Smoothies might not be just as friendly as you thought they were. 

 

See, when you blend fruit, you’re essentially robbing your body of one vital function: breaking down fibre. As the blades of your blender have already broken down the fibrous body of the fruit, you absorb the sugars in the fruit much more quickly, experiencing more significant elevations of blood sugar as a result.

 

Then there are juices. Juicing removes fibre completely, resulting in a huge blood sugar spike – which is dangerous if you are diabetic. 

 

In fact, studies suggest that regularly consuming juices may increase your type 2 diabetes risk by 21%. Pretty scary, huh? 

 

Add to that, you probably wouldn’t sit down to eat five fruits in one sitting, but you could easily toss this many fruits and more into a juice or smoothie, amping up not only the calories but the sugar content too.

 

What about dried fruits?

From dried banana chips to raisins and dates, you’ll often find dried fruits in the health food aisle, and it would be easy to assume that they are a healthier treat than the usual sugary suspects (think chocolate, sweets, and biscuits), but here’s the thing: dried fruits are actually packed full of sugar.  

 

Did you know, for example, that raisins are 59% sugar and dates have a sugar content as high as 66%? What’s more, between 22-51% of the sugar content in dried fruits is fructose – yep, the sugar we mentioned earlier that’s a nemesis to the liver and contributes to weight gain, heart disease, and – you guessed it – type 2 diabetes.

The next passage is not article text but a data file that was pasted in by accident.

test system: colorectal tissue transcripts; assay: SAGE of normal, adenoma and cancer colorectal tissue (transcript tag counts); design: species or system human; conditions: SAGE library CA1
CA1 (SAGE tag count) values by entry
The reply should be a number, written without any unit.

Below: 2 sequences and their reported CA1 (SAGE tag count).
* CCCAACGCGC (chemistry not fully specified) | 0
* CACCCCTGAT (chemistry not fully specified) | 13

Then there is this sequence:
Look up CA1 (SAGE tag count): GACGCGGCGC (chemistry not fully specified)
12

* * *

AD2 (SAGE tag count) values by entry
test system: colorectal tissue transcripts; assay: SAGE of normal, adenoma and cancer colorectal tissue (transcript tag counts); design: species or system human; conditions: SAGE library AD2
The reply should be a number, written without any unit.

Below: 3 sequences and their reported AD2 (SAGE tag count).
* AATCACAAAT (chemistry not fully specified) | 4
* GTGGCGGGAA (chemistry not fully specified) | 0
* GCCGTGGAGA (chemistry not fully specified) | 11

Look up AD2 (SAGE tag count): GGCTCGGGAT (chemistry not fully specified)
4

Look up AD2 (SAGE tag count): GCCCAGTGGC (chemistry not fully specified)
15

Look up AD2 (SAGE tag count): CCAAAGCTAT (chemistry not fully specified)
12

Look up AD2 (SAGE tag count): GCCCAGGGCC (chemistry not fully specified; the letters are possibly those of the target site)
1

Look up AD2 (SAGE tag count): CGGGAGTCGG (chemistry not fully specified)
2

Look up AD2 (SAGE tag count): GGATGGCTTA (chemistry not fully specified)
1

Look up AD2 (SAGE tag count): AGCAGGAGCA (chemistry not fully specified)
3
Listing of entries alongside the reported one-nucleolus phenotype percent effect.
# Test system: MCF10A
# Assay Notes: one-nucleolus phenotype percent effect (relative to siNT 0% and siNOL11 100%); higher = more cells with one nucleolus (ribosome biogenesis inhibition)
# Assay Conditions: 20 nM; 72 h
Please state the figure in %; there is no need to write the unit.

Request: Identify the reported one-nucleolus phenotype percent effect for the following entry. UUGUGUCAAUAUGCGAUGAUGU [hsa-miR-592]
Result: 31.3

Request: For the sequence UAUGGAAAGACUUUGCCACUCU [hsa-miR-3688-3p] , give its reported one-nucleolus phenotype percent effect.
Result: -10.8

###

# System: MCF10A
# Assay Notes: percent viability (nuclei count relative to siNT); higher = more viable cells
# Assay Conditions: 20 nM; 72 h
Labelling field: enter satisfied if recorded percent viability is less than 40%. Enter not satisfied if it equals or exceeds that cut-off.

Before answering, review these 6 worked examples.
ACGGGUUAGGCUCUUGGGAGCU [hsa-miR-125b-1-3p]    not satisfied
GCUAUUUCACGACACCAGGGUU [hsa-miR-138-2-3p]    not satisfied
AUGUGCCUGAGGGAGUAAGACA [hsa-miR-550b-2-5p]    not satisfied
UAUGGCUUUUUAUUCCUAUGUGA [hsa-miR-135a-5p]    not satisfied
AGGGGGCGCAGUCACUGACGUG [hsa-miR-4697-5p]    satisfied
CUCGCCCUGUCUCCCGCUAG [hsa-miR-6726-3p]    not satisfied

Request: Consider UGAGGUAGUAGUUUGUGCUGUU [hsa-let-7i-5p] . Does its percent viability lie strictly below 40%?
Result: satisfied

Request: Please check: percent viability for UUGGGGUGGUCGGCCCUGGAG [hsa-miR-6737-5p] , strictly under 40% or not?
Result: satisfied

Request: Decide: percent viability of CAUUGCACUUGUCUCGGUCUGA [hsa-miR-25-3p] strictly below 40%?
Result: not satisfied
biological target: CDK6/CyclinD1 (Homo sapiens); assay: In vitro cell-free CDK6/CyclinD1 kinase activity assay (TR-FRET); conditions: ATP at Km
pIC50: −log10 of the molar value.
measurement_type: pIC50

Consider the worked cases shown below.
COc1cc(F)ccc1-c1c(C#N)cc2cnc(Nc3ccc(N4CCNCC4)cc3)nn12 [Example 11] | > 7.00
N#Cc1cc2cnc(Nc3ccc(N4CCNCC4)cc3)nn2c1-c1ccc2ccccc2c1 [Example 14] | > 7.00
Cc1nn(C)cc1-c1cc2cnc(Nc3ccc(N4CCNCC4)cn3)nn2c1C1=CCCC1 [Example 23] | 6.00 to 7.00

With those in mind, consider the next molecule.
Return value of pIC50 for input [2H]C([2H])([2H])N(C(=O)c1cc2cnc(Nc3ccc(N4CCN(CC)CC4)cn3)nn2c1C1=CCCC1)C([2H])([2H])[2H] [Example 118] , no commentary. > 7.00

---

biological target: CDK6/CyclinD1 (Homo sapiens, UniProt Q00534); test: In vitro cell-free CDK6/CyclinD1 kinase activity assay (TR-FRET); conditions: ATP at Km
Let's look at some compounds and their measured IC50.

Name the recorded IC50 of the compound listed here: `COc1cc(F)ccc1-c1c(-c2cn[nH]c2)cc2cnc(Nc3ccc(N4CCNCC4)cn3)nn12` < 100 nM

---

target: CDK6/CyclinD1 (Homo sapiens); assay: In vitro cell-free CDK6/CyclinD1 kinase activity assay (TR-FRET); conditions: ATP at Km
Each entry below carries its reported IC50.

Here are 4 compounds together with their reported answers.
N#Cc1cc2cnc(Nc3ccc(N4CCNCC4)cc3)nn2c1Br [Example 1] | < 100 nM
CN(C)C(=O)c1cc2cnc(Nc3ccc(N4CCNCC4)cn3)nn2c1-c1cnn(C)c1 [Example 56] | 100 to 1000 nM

Add to that their smaller size means they’re easy to overeat, which in turn increases the amount of sugar you consume, resulting in a massive blood sugar spike.

 

As a rule of thumb: whole fruit, straight from tree, bush or plant, is the better choice.

 

Low-sugar fruit choices: which ones are best?

By now you might be looking at your fruit bowl a little differently. You might even be thinking that when it comes to nutrition you can’t do anything right. After all, you thought you were doing a good thing by swapping chocolate for cherries and biscuits for bananas – and you are right!